HSA vs. MSA: What's the Difference?

LinkedIn Icon

If you have a medical savings account, you might be wondering what the differences are in comparison to an HSA. We identify the similarities and the differences of each account in this article.

LinkedIn Icon

Anyone who is enrolled in a high-deductible health plan (HDHP) may be eligible to contribute to a savings account that offers valuable tax breaks.

A health savings account (HSA) is the most popular type of savings account for people enrolled in a high deductible health plan (HDHP). Before HSAs were launched in 2003, people who were self-employed or worked for a small business were able to contribute to a similar type of savings account, called an Archer Medical Savings Account (MSA), if they were enrolled in an HDHP.

The HSA has largely replaced the MSA. Self-employed workers who had an MSA before 2008 can continue to contribute to the account, but if you aren’t grandfathered in, your only option is an HSA.

Yet certain small businesses can offer an MSA to employees who are enrolled in a HDHP. A small business that has averaged fewer than 50 employees over the past two calendar years is allowed to offer an MSA. As companies grow they can continue to offer an MSA as long as they don’t have an average of more than 200 employees.

There are important differences in the mechanics of an HSA versus an MSA, but the most important thing they have in common are the unparalleled tax breaks.

Like an HSA, money contributed to an MSA is not taxable income. If the employer makes the contribution it is not reported as income to the employee. If the employee makes the contribution, it is made from pre-tax dollars. There is no tax on money while it remains in an MSA account, and when MSA funds are used to pay for a qualified expense, the withdrawal is tax-free.

Money in an MSA does not need to be used up in a calendar year; unused funds can be saved and used for future medical expenses. When an employee leaves a company, they retain ownership of their MSA.

There are key differences in the rules for MSA and HSA eligibility.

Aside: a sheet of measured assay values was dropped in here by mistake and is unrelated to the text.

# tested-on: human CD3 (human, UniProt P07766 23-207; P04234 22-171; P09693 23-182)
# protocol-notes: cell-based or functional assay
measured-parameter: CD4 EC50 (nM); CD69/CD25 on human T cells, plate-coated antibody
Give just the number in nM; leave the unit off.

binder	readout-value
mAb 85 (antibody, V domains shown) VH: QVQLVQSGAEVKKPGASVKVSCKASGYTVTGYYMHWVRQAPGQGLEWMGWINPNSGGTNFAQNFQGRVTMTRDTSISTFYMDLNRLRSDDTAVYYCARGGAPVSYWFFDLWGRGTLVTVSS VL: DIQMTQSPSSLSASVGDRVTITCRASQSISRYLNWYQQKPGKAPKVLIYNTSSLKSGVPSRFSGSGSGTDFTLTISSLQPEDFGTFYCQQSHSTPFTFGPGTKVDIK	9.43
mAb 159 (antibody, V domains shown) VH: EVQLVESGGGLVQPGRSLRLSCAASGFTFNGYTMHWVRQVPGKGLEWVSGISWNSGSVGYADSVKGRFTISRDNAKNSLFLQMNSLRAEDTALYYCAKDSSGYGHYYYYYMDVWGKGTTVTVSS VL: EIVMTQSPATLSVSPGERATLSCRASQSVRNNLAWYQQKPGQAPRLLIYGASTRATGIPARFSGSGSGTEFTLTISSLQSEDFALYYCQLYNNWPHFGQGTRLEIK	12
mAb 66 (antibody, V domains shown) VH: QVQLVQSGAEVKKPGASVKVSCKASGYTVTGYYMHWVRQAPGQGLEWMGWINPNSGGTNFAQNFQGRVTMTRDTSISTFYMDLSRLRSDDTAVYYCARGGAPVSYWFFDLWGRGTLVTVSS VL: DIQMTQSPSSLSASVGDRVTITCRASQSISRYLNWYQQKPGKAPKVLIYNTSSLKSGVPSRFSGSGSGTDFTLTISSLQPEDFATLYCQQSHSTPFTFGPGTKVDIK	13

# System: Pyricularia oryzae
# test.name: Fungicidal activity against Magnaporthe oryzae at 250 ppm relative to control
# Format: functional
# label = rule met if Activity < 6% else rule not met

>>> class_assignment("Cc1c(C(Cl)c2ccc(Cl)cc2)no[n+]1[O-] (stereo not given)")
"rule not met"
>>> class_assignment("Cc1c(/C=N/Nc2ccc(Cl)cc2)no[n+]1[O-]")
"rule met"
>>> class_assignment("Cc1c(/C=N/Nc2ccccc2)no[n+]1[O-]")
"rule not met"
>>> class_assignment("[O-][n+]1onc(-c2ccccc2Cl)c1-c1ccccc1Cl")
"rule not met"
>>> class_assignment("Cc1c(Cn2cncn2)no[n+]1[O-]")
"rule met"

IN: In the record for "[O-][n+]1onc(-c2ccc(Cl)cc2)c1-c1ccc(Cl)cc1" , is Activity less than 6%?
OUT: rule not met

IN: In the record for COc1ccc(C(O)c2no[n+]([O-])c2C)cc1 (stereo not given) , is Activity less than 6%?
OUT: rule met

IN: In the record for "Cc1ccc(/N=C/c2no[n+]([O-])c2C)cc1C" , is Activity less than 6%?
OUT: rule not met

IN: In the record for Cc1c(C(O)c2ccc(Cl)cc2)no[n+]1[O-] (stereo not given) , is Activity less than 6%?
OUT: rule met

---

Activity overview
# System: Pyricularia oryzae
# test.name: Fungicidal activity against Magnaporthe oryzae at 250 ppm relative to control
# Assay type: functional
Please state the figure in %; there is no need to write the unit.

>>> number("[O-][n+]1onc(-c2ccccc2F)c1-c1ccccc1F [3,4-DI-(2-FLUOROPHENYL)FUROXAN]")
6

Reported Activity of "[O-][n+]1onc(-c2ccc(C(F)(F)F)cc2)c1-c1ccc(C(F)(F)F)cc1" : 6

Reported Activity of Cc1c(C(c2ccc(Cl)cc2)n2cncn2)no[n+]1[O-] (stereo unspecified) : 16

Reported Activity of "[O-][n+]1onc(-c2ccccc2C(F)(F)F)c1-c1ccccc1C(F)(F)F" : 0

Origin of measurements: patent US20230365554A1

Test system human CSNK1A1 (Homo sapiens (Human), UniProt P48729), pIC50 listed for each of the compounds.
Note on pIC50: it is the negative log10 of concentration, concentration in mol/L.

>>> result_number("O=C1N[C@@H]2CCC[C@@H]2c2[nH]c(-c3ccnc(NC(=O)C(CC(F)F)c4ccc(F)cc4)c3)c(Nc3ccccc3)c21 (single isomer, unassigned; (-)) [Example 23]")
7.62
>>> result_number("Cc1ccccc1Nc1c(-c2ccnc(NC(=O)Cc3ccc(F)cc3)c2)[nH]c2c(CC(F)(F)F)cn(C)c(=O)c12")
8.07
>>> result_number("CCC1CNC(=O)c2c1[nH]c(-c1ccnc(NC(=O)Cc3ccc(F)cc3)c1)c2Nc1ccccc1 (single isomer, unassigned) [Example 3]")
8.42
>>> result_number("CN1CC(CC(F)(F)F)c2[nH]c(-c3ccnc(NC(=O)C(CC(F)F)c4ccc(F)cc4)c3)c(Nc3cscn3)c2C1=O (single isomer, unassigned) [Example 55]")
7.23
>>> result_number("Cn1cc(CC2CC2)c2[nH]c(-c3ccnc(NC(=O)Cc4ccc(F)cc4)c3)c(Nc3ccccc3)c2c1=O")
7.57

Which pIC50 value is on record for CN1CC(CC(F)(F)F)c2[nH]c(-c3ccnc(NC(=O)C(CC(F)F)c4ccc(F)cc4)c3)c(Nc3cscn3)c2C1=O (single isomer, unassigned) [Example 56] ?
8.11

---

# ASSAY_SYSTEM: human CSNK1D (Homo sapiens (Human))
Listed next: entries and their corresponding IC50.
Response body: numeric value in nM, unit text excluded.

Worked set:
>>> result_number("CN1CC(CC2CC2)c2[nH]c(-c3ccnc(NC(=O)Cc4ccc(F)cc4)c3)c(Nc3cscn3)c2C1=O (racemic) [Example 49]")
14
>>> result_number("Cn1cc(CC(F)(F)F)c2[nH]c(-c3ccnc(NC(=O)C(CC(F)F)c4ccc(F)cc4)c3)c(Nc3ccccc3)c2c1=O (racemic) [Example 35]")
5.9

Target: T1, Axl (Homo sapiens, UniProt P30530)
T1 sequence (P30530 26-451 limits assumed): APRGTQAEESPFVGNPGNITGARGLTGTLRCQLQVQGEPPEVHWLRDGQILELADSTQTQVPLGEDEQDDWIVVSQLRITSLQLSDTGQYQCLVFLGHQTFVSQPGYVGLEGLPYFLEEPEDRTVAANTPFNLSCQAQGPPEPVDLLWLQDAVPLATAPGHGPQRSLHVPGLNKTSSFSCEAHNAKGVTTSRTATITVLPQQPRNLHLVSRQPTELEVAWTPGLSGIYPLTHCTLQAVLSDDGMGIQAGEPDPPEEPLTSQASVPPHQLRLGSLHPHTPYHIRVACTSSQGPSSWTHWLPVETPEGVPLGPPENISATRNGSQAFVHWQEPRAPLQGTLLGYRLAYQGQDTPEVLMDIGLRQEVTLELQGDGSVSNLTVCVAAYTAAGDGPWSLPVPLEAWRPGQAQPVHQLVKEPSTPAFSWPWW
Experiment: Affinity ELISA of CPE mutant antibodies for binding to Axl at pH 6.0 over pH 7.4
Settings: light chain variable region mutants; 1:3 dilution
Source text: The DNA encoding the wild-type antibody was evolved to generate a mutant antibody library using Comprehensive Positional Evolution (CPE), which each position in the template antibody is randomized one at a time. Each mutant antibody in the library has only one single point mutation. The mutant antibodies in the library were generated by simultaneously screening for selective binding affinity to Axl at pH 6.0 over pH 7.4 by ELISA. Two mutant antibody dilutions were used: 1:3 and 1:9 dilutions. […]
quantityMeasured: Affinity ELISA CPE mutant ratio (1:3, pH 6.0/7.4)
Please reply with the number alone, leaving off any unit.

Annual Deductible Required

MSA:

In 2020, an individual with a HDHP must have a deductible of at least $2,350 and no more than $3,550 to be eligible to save in an MSA. For family coverage, the deductible must be between $4,750 and $7,100.

HSA:

An individual HDHP must have an annual deductible of at least $1,400 in 2020 for the participant to be able to contribute to an HSA. For family coverage, the deductible must be at least $2,800.

Annual Out-of-Pocket Limit

MSA:

An individual HDHP must have an annual out-of-pocket maximum of no more than $4,750 in 2020. For family coverage, the limit is $8,650.

HSA:

The maximum annual out-of-pocket expense for an individual policy in 2020 can’t exceed $6,900. For family coverage, the maximum is $13,800.

Annual Contribution Limit

MSA:

The contribution limit is tied to the annual deductible. For an individual policy, the employer or employee can contribute up to 65% of the annual deductible. For family coverage, up to 75% of the deductible can be saved in an MSA. For example, if a family policy has a $5,000 deductible, up to $3,750 can be saved in an MSA. ($5,000 x .75).

HSA:

For 2020 the maximum contribution is $3,550 for individual coverage and $7,100 for family coverage. Employees at least 55 can contribute an additional $1,000.

Who can make a contribution?

MSA:

In any given calendar year the employer or the employee can contribute to an MSA. Contributions can’t be made by both parties in a given calendar year.

HSA:

Contributions can be shared by employer and employee up to the annual total contribution limits.

Disclaimer: the content presented in this article are for informational purposes only, and is not, and must not be considered tax, investment, legal, accounting or financial planning advice, nor a recommendation as to a specific course of action. Investors should consult all available information, including fund prospectuses, and consult with appropriate tax, investment, accounting, legal, and accounting professionals, as appropriate, before making any investment or utilizing any financial planning strategy.